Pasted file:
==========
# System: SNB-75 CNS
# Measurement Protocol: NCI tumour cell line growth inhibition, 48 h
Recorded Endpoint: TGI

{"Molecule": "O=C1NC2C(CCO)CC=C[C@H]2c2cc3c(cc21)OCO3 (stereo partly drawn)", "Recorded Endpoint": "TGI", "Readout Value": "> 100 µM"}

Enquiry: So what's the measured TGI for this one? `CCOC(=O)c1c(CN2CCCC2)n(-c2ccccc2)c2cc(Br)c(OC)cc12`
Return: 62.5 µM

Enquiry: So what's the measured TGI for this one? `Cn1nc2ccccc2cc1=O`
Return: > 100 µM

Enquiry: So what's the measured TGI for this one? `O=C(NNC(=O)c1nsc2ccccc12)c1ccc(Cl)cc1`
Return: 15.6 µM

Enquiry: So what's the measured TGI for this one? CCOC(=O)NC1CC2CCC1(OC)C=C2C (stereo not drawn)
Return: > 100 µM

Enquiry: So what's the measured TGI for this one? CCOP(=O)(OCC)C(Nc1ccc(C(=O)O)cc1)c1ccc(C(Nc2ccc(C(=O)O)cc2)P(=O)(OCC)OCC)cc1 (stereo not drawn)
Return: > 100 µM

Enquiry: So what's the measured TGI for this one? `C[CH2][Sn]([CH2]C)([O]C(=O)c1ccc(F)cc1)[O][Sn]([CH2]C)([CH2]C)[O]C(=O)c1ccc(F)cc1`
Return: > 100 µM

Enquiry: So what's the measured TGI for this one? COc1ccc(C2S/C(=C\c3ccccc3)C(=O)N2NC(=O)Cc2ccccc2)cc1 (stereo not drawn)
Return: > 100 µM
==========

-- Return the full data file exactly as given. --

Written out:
# System: SNB-75 CNS
# Measurement Protocol: NCI tumour cell line growth inhibition, 48 h
Recorded Endpoint: TGI

{"Molecule": "O=C1NC2C(CCO)CC=C[C@H]2c2cc3c(cc21)OCO3 (stereo partly drawn)", "Recorded Endpoint": "TGI", "Readout Value": "> 100 µM"}

Enquiry: So what's the measured TGI for this one? `CCOC(=O)c1c(CN2CCCC2)n(-c2ccccc2)c2cc(Br)c(OC)cc12`
Return: 62.5 µM

Enquiry: So what's the measured TGI for this one? `Cn1nc2ccccc2cc1=O`
Return: > 100 µM

Enquiry: So what's the measured TGI for this one? `O=C(NNC(=O)c1nsc2ccccc12)c1ccc(Cl)cc1`
Return: 15.6 µM

Enquiry: So what's the measured TGI for this one? CCOC(=O)NC1CC2CCC1(OC)C=C2C (stereo not drawn)
Return: > 100 µM

Enquiry: So what's the measured TGI for this one? CCOP(=O)(OCC)C(Nc1ccc(C(=O)O)cc1)c1ccc(C(Nc2ccc(C(=O)O)cc2)P(=O)(OCC)OCC)cc1 (stereo not drawn)
Return: > 100 µM

Enquiry: So what's the measured TGI for this one? `C[CH2][Sn]([CH2]C)([O]C(=O)c1ccc(F)cc1)[O][Sn]([CH2]C)([CH2]C)[O]C(=O)c1ccc(F)cc1`
Return: > 100 µM

Enquiry: So what's the measured TGI for this one? COc1ccc(C2S/C(=C\c3ccccc3)C(=O)N2NC(=O)Cc2ccccc2)cc1 (stereo not drawn)
Return: > 100 µM